Steuerle: Revenue Proposals Not Enough

Urban Institute scholar and CRFB board member Gene Steuerle writes in his blog The Government We Deserve that the current revenue proposals from both sides simply aren't enough to make a substantial dent in the deficit. Despite the continuing debate on tax rates, there is significant value in tax expenditures, especially beyond the itemized deduction limitations that have been proposed or talked about by both sides. Steuerle says:

Despite the ideological hype over revenue increases for the upper-income taxpayers and restricting itemized tax deductions, almost all the considered changes will tackle only a portion of the deficit.

As the graph below indicates, the Congressional Budget Office projects a fiscal year 2015 deficit under current policy of $883 billion, not far from the $1 trillion–plus deficits in the Great Recession and its early aftermath. By comparison, the Tax Policy Center calculates that revenue gained from repealing ALL itemized deductions would be only $183 billion. Smaller limitations on itemized deductions have smaller effects: President Obama’s proposal to limit the value of itemized deductions to 28 percent would raise only $15 billion. Capping itemized deductions at $50,000 would raise $59 billion, or $38 billion if the charitable deduction was excluded.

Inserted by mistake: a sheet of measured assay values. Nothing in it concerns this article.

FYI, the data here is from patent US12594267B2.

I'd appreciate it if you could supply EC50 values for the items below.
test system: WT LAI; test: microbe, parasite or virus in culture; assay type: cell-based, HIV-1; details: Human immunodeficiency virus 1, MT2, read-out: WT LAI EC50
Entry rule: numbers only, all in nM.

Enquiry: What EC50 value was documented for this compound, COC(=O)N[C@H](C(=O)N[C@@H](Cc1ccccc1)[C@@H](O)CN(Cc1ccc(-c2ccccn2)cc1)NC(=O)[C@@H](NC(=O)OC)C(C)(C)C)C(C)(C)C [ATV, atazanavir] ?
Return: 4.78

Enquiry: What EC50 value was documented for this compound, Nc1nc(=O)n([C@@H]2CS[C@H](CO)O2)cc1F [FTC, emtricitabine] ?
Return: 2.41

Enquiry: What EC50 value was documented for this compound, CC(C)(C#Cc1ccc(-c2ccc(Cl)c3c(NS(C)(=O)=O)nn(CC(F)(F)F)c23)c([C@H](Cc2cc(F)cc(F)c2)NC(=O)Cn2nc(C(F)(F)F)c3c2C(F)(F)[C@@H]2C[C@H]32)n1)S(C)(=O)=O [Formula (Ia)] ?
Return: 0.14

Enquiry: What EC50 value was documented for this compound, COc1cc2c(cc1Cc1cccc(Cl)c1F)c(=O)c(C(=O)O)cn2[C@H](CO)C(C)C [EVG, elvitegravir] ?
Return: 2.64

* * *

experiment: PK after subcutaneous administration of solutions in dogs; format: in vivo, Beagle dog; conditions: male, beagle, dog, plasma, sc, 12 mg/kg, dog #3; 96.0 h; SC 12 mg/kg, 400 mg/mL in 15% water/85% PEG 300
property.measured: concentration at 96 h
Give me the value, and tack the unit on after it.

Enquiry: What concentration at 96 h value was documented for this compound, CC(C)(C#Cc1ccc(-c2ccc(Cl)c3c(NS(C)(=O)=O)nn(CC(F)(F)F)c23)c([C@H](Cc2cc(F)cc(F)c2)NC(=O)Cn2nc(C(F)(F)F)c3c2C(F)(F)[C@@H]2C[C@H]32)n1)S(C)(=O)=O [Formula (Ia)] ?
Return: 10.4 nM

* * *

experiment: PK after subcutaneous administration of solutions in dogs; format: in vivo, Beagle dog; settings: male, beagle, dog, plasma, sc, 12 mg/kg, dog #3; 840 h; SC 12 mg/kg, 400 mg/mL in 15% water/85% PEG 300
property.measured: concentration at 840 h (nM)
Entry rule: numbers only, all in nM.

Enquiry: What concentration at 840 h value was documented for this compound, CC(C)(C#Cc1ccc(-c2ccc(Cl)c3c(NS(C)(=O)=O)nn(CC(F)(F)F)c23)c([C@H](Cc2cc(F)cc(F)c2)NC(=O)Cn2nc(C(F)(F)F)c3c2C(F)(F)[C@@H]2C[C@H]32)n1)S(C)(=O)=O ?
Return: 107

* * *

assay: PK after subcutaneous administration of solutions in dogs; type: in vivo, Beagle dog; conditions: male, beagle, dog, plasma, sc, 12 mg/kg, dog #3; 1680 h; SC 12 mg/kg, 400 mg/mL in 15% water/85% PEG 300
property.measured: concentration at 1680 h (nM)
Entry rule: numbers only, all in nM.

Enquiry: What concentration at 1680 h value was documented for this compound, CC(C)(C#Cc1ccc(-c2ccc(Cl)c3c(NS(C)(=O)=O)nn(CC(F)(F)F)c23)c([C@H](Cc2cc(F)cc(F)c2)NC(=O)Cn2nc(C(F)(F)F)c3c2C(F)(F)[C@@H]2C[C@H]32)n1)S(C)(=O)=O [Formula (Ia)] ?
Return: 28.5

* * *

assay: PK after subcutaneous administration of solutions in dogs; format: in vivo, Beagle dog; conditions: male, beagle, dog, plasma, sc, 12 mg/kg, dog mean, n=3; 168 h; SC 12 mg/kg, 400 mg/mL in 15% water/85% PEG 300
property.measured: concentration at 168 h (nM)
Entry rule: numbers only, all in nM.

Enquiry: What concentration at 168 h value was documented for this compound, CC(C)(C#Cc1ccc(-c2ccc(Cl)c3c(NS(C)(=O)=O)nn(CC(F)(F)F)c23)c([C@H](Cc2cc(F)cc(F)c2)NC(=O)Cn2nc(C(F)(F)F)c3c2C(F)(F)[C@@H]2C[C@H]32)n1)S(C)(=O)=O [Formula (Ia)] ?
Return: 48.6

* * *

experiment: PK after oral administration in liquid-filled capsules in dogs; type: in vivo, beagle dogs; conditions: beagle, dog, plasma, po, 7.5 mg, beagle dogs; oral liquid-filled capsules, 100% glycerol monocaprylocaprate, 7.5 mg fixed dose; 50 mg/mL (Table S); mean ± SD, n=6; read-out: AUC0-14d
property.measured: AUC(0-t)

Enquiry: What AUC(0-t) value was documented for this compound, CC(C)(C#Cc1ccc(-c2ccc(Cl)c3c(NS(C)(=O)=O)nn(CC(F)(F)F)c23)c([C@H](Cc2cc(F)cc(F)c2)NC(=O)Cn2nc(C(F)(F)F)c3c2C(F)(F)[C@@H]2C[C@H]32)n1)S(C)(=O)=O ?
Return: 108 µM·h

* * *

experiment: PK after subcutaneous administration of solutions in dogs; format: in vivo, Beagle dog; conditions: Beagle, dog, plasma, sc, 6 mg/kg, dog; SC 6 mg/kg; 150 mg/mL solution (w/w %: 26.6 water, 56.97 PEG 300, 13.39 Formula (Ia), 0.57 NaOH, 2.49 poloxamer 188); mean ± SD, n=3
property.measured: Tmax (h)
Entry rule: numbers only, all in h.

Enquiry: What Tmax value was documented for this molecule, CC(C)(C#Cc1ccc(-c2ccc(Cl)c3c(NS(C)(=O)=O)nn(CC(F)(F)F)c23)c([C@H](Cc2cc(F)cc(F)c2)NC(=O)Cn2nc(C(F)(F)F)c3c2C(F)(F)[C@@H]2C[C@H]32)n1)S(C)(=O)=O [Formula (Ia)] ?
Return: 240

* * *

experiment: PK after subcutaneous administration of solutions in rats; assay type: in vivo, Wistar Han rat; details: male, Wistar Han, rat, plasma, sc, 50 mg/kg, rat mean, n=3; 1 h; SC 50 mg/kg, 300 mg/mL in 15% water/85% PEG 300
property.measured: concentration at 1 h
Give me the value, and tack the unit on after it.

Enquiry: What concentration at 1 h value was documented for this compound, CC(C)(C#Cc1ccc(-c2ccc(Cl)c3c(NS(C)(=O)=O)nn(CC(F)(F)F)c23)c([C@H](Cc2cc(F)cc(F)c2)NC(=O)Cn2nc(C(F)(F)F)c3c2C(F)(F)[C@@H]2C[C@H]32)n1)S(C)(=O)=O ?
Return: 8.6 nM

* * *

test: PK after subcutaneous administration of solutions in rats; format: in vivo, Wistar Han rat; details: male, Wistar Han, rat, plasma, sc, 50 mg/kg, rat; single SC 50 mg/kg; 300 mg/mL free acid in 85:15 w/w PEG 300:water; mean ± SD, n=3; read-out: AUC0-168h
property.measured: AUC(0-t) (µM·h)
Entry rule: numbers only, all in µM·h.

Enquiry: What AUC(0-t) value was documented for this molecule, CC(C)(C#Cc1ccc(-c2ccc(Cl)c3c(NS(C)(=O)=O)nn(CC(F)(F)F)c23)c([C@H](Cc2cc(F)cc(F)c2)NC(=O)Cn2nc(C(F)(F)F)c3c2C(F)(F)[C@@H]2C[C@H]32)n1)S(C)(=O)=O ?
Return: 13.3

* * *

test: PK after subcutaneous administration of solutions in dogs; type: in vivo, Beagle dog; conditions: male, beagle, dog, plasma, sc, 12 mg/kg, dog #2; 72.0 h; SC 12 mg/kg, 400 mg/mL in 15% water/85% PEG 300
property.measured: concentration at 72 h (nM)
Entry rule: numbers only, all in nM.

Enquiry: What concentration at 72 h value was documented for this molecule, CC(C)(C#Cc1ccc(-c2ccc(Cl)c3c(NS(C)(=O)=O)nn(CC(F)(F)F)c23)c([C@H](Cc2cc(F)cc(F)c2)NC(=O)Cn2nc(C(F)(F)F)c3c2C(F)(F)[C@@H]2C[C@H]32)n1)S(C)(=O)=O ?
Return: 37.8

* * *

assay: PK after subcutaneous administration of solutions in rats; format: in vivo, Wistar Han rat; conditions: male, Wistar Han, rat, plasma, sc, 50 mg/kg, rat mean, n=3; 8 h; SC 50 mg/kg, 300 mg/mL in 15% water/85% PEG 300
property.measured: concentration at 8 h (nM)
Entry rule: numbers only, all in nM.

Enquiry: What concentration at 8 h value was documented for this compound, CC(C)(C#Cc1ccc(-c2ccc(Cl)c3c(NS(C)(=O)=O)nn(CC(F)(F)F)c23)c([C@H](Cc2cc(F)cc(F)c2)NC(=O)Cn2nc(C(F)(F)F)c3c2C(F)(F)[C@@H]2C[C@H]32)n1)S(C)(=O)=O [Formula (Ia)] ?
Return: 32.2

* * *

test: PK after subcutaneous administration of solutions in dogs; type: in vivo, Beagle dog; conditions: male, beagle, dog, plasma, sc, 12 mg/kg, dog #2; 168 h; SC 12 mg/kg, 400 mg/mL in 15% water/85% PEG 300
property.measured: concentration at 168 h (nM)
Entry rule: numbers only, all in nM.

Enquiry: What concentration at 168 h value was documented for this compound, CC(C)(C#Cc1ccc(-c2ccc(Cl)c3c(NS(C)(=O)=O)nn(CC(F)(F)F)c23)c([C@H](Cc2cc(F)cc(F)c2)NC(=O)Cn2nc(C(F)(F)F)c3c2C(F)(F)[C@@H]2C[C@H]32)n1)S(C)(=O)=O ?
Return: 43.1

The value of all individual tax expenditures is $1.161 trillion, even larger than the deficit. But most revenue proposals—particularly those confined to a tiny portion of taxpayers and only a subset of various tax programs—also only chip away at that amount.

He also uses a helpful graph that demonstrates the magnitude of the potential savings in tax expenditures. Although the savings from eliminating all tax expenditures would not be the same as the size of all tax expenditures, it conveys the magnitude of potential savings that are there. By this measure, both the White House and GOP proposals are clearly only going after a small portion of tax expenditures, and more generally, their policy proposals for revenue are relatively slim compared to the size of the deficit.

Sources: CBO Budget and Economic Outlook, U.S. Treasury Green Book, and Tax Policy Center

Of course, a comprehensive plan should not reduce the deficit entirely on the revenue side. We've shown in the past that an all-tax solution would be difficult to implement particularly if it were exclusively done on high earners. But bipartisan plans that relied on both significant revenue increases and spending cuts, like Simpson-Bowles or Domenici-Rivlin, raise quite a bit more revenue than current proposals through significant base-broadening that results in greater progressivity.

We hope that both the Democrats and Republican leaders are willing to be bold and put more spending cuts and revenue increases into a framework for a compromise this year. They don't have to lay out all of the specifics before the end of the year, but credible and adequate revenue and spending targets with at least some specific savings upfront would be a good way to go.